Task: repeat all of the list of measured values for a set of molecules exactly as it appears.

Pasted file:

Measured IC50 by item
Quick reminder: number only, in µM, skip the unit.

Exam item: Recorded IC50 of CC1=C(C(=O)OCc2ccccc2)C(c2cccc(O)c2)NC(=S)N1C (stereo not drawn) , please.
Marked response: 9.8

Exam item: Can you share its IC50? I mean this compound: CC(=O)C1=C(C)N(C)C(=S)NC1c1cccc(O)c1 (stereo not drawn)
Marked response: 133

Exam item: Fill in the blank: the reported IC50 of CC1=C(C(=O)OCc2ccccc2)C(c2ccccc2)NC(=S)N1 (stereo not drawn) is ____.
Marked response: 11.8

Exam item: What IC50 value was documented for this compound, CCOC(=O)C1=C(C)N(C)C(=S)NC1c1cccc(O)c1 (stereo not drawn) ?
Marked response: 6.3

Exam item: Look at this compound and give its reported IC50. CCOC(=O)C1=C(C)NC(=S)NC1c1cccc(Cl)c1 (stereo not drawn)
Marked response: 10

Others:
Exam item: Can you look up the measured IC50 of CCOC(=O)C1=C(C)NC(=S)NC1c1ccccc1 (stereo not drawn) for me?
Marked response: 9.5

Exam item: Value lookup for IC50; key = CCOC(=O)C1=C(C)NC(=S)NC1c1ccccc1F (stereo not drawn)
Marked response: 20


Measured IC50 by item
Quick reminder: number only, in µM, skip the unit.

Exam item: Recorded IC50 of CC1=C(C(=O)OCc2ccccc2)C(c2cccc(O)c2)NC(=S)N1C (stereo not drawn) , please.
Marked response: 9.8

Exam item: Can you share its IC50? I mean this compound: CC(=O)C1=C(C)N(C)C(=S)NC1c1cccc(O)c1 (stereo not drawn)
Marked response: 133

Exam item: Fill in the blank: the reported IC50 of CC1=C(C(=O)OCc2ccccc2)C(c2ccccc2)NC(=S)N1 (stereo not drawn) is ____.
Marked response: 11.8

Exam item: What IC50 value was documented for this compound, CCOC(=O)C1=C(C)N(C)C(=S)NC1c1cccc(O)c1 (stereo not drawn) ?
Marked response: 6.3

Exam item: Look at this compound and give its reported IC50. CCOC(=O)C1=C(C)NC(=S)NC1c1cccc(Cl)c1 (stereo not drawn)
Marked response: 10

Others:
Exam item: Can you look up the measured IC50 of CCOC(=O)C1=C(C)NC(=S)NC1c1ccccc1 (stereo not drawn) for me?
Marked response: 9.5

Exam item: Value lookup for IC50; key = CCOC(=O)C1=C(C)NC(=S)NC1c1ccccc1F (stereo not drawn)
Marked response: 20